A Methodology for Determining the Economic Impacts of Raised Medians

  • William L. Eisele, P.E., and William E. Frawley, AICP (TTI 1999)
  • Business owners who were present before, during, and after the median installation felt that their regular customers continued to use their businesses
  • In contrast, those businesses that were interviewed prior to the installation of the raised median thought their customers would be less likely to continue to use their businesses 
  • Perceptions appear worse than reality

Data Collection Procedure and Data Summary

  1. 30 Preliminary Corridors
  2. SC Geocoded Crashes
  3. Problems with hand-held GPS data
  • Several crash records were missing either longitude or latitude or both
  • Some crash records were in state plane coordinates, not latitude and longitude
  • Several crash records were in Decimal Degrees (DD),  not DMS
  • Some crash records had their longitude and latitude values swapped
  • Most of the latitude values did not include a negative sign
  • Several coordinates were recorded with insufficient precision by one or two decimal places
  • Some crash records had spaces and letters as part of the coordinate entry
  • Some coordinates included additional zeroes to make up for the insufficient precision
  • Some crash records had erroneous coordinate values
  1. Percent of Crash Data by Geocoded Category and by Year
  2. Rear-end and angle crashes on US 25 in Greenville, SC for 2010 (left) and 2012 (right)
  3. Symbol Table
  4. Greenville US 25
  • Length - 66
  • Driveway Crashes - 309
  • Rank – 2
  • Rear End - 880
  • Angle – 693
  • Clusters – 9
  1. Greenville US 25
  2. Greenville SC 146
  • Length – 13.9
  • Driveway Crashes - 294
  • Rank – 3
  • Rear End – 676
  • Angle – 373
  • Clusters – 20
  1. Greenville SC 146
  2. Greenwood US 25
  3. Richland US 1
    • Length – 22.0
    • Driveway Crashes - 353
    • Rank – 1
    • Rear End – 1270
    • Angle - 715 
    • Clusters - 30
  4. Richland US 1
  • Before and After Results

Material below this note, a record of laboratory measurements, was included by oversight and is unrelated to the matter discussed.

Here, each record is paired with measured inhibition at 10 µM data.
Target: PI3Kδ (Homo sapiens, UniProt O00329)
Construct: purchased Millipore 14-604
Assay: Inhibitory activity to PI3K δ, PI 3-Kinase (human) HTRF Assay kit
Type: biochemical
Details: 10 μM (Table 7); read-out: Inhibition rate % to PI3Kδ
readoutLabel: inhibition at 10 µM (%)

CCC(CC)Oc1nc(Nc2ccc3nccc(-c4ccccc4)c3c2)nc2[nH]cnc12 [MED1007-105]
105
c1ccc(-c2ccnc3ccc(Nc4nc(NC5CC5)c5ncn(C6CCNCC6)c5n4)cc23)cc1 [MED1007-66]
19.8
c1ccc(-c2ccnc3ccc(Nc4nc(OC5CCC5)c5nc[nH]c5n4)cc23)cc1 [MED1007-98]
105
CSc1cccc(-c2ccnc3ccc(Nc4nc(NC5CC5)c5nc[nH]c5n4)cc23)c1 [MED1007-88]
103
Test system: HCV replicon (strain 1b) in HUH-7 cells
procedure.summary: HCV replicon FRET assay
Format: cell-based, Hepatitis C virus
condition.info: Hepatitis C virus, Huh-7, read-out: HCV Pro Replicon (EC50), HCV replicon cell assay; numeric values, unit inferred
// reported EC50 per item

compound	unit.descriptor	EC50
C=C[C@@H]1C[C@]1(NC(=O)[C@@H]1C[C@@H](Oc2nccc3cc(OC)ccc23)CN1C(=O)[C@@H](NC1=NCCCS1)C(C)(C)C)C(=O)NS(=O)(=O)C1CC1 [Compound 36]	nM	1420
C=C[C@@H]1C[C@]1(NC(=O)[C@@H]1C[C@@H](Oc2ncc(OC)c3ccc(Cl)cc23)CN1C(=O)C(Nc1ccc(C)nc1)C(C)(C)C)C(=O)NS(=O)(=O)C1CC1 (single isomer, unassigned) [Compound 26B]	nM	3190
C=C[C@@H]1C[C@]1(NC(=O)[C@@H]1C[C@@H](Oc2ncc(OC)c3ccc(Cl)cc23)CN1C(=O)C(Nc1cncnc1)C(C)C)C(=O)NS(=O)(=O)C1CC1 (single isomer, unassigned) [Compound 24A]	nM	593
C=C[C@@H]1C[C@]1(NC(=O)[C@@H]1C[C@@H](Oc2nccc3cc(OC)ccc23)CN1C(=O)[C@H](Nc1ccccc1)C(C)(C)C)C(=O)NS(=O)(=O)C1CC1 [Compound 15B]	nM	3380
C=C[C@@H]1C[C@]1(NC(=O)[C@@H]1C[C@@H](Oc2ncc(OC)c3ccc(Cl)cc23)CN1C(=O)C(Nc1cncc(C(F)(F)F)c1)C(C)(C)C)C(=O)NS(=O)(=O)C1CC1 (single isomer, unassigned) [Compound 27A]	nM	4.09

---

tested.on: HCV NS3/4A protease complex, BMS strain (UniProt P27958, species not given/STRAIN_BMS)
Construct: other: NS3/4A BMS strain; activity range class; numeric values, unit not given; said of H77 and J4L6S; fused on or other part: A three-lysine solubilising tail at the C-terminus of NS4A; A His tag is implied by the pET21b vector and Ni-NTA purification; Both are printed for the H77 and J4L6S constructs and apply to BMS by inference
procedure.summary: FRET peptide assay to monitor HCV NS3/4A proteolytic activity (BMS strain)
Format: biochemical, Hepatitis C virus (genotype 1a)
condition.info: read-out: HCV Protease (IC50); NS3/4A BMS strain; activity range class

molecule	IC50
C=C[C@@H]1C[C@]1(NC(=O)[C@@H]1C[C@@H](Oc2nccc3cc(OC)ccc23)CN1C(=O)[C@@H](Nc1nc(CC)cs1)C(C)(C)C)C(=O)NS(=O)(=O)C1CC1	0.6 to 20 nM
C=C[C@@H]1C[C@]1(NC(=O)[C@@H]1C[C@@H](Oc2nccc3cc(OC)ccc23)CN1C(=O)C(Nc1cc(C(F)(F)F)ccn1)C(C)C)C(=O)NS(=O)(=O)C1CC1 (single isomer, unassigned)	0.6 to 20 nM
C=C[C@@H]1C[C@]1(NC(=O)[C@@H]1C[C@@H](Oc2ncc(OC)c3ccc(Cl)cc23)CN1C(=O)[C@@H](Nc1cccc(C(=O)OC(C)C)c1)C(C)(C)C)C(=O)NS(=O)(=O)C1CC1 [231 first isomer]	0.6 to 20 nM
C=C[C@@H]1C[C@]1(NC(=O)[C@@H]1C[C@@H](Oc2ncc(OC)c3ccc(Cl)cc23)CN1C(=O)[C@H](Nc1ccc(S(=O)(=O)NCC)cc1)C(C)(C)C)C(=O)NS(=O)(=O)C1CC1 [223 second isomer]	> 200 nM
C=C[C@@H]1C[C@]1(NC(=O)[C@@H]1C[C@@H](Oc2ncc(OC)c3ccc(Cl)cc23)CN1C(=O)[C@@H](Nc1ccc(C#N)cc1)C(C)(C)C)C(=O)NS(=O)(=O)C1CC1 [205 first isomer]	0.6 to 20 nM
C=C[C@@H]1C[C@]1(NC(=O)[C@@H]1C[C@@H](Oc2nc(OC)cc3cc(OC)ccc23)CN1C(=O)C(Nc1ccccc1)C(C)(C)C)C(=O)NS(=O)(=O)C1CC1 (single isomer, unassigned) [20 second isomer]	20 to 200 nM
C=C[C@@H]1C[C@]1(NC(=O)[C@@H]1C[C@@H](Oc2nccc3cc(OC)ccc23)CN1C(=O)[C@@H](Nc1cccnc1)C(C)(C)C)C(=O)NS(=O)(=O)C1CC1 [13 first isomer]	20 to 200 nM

1. Richland US 176
  2. Final 11 Corridors
  3. Map of 11 Corridors
  4. Corridor Analysis Data Collection Process
  • Geometric Data were collected for selected corridors in three categories
  • Segment
    • intersection to intersection
  • Driveway
  • Intersection
  • All data were geocoded into ArcGIS
  1. Sample Driveway with Attributes
  2. Driveway Spacing
  3. Skew Angles
  4. Safety Analysis
  5. Right In Right Out Buffers
  6. Full Access Buffers
  7. Proximity Analysis
  8. Average Distance from Reported Route by Year
  9. Buffers with Crash Overlay
  10. Annual Crash Frequency
  11. by Driveway Class
  12. Annual Crash Frequency
  13. Full Access vs Right-in, Right-out
  14. Negative Binomial Estimation Results for Crashes per Driveway
  15. Negative Binomial Estimation Results for Crashes per Driveway
  16. Crash Modification Factors
  17. Crash Modification Functions
  18. Safety Performance Function
  19. Crash Modifications Function
  20. Corner Crash Analysis
  21. Corner Clearance
  22. Annual crash frequency 0 to 150 feet from an intersection vs crash frequency
  23. 150 feet to 300 feet
  24. Other Project Components
  • Waiver Analysis
  • Operational Analysis
  • Economic and Benefit Cost Analysis
  1. Recommendations for SCDOT ARMS
  2. Sample Specific Changes to ARMS
  3. Findings & Conclusions
  • Problems result when developers circumvent standard adherence through the waiver process
  • Comprehensive driveway database critical to analysis
  • Precise crash data is critical to analysis
  • Makes it possible to associate crashes with driveways
  • Can also facilitate corridor level and even statewide analysis with more robust results
  • Reading crash narratives is time consuming and it is sometimes difficult to associate a crash with a particular driveway
  • Use junction type with caution.  Many driveway related crashes may be overlooked.

Research Golden Nuggets for Practical Application

  • Research Findings: Raised medians can cut driveway related crashes in half (CMF of 0.49).
  • Right-in, right-out driveways eliminate 3 conflict points that are the most critical with respect to crash severity and RIRO driveways have less than half the crash frequency of full access driveways.
  • Reducing access point density improves roadway capacity and reduces need for new capacity improvements.
  • Driveways within 150’ of a an intersection have nearly twice the crash frequency of driveways 150’ to 300’ from an intersection.
  • Better access policies result in lower crash severity, not just frequency.
  •  Approval of access waivers from adherence to good design practice often result in higher crash frequency.
  • High turnover land use such as fast food restaurants have much higher crash frequency over other land uses such as small businesses.
  • Posted on: Tue, 04/25/2017 - 14:41
  • By: fbroen